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 Armstrong & Co Solicitors

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Is the Bin out?
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Posts: 81
Joined: Jan 2011
Post: #1
19-02-2011 02:32 PM

When you now put your Put your rubbish out for the dustman. Did you ever wonder why he was called the Dustman?
The dust was from the fire grate in the houses, the raked out burnt ash and cinders from the coal fire were put in the dust bin, this was collected once a week by the Council the men then got called Dustmen.
Early days the dust cart was horse drawn, not only did they collect these very heavy iron bins they had to position a ladder to lean against the cart at each house call to climb to empty the bin. Some of this went into fields, but most was transported to the Council depot on a canal where the rubbish was tipped in to barges that was towed by a Tug to the Thames then downstream out of the Thames to deposit the rubbish out at sea.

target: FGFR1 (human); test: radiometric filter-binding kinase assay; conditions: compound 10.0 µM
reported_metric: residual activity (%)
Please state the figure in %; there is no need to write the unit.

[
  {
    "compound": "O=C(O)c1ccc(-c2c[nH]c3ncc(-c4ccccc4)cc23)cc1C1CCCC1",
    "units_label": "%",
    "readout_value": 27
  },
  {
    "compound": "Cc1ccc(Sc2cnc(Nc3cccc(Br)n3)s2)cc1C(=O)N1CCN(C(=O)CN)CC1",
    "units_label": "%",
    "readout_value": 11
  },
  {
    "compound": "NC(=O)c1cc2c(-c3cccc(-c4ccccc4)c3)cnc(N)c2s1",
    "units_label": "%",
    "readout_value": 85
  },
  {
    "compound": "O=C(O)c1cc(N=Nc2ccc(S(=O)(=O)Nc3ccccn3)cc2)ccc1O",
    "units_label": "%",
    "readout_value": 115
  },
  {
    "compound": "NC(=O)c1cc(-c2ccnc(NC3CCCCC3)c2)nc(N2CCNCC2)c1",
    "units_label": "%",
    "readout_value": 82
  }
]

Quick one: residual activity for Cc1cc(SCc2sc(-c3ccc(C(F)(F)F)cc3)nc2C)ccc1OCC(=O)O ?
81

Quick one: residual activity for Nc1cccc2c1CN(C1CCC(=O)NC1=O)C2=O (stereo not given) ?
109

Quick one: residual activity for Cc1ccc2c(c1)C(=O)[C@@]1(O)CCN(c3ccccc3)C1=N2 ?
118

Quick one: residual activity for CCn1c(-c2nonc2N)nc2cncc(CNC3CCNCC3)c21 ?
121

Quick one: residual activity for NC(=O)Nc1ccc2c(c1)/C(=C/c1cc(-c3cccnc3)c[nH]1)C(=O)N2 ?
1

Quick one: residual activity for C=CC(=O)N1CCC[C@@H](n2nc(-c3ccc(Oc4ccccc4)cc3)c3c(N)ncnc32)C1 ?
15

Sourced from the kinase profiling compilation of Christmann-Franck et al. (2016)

Chris copyrite.


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Posts: 81
Joined: Jan 2011
Post: #2
20-02-2011 10:57 PM

The Scamel three wheel Dust Cart in the foreground was similar to the grey painted one that was used as a converted Council Dustcart to an Ambulance the reason these were used was because the Dustmen could walk straight in as it was so low, so two men carrying a stretcher could carry it in.
When we were bombed out in the Blitz, we managed to dig ourselves out but my school pal was not so lucky he lived backing onto our house, he was dug out the last I ever saw of him was on that stretcher being put in the dust cart.

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Posts: 133
Joined: May 2007
Post: #3
22-02-2011 11:49 AM

When I lived in Honor Oak Road during the 50's and 60's I don't ever recall putting the ashes and cinders from our open fires in the dustbin. Rather, during the winter months we used to spread them onto the very steep and icy garden path leading down the side of the house to - the coal bunker!

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